SINGAPORE (AP) — Asian shares slipped Wednesday on expectations that a trade dispute between China and the United States would simmer and possibly weigh on growth.
With a lull in economic releases closer to home, investors digested President Donald Trump’s comments that the country was “not ready” for a trade deal with China. Trump spoke to reporters in Tokyo on Monday.
Japan’s benchmark Nikkei 225 gave up 1.1% to 21,020.72. The Kospi in South Korea tumbled 1.3% to 2,021.84 and Hong Kong’s Hang Seng was 0.5% lower at 27,267.94.
The Shanghai Composite fell 0.3% to 2,900.71 while Australia’s S&P/ASX 200 eased 0.8% to 6,433.30. Stocks fell in Taiwan and Singapore but advanced in Indonesia.
Earlier this month, China and the U.S. concluded their 11th round of trade talks with no agreement. The U.S. has since raised tariffs on Chinese exports, triggering retaliation from China.
The Trump administration has also mounted sanctions on Huawei. But it refrained from labelling China or any other country as a currency manipulator in a report to Congress on Tuesday.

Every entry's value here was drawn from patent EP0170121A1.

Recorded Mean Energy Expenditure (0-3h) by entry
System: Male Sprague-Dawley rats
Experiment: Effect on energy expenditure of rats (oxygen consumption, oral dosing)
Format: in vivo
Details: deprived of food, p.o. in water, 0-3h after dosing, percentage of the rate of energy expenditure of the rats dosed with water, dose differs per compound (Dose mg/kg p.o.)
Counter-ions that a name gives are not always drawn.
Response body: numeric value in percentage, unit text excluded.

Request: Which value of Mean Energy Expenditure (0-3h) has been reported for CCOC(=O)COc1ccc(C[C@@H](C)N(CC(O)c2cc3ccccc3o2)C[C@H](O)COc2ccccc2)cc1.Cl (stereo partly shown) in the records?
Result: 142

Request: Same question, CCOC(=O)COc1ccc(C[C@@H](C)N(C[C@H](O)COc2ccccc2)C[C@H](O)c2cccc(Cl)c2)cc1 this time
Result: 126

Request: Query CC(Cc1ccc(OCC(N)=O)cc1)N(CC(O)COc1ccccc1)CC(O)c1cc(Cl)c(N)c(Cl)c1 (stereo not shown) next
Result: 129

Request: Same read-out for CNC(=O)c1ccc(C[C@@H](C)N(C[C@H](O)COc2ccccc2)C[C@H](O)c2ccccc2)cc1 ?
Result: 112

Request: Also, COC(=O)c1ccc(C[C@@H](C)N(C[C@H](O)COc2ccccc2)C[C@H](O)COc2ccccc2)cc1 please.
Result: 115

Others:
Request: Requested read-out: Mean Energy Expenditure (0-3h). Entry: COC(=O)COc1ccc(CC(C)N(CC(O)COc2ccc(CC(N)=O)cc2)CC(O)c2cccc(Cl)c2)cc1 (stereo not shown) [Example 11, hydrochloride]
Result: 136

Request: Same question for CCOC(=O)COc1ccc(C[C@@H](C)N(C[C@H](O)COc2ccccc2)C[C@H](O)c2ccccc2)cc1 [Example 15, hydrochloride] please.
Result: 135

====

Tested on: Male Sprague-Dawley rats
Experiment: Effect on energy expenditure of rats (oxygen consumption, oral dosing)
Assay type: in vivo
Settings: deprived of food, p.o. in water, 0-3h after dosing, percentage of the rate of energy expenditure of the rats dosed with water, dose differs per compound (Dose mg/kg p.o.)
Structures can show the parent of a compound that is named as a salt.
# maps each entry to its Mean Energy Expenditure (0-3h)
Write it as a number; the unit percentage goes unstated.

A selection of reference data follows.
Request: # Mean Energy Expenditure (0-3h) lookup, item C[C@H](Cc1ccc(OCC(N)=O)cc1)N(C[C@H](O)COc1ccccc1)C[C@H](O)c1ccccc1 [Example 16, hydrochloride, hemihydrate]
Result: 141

“To some extent, the sparing of China as a currency manipulator had been expected but provides some relief for one watching the U.S.-China trade impasse,” Jingyi Pan of IG said in a market commentary.
She added that China’s official PMI for May, which will be released on Friday, would be watched an indicator of the initial impact of tariffs on growth.
Over on Wall Street, stocks closed broadly lower as investors who felt jittery about long-term growth shifted money into bonds. The yield on the benchmark 10 year Treasury fell to 2.26%, its lowest level since September 2017.
The broad S&P 500 index slipped 0.8% to 2,802.39 on Tuesday. The Dow Jones Industrial Average shed 0.9% to 25,347.77 and the Nasdaq composite was down 0.4% at 7,607.35. The Russell 2000 index of smaller company stocks retreated 0.7% to 1,504.02.
ENERGY: Benchmark U.S. crude lost 63 cents to $58.51 per barrel. The contract rose 51 cents to $59.14 per barrel on Tuesday. Brent crude, the international standard, fell 57 cents to $68.10 per barrel. It settled 10 cents lower at $68.67 per barrel in the previous session.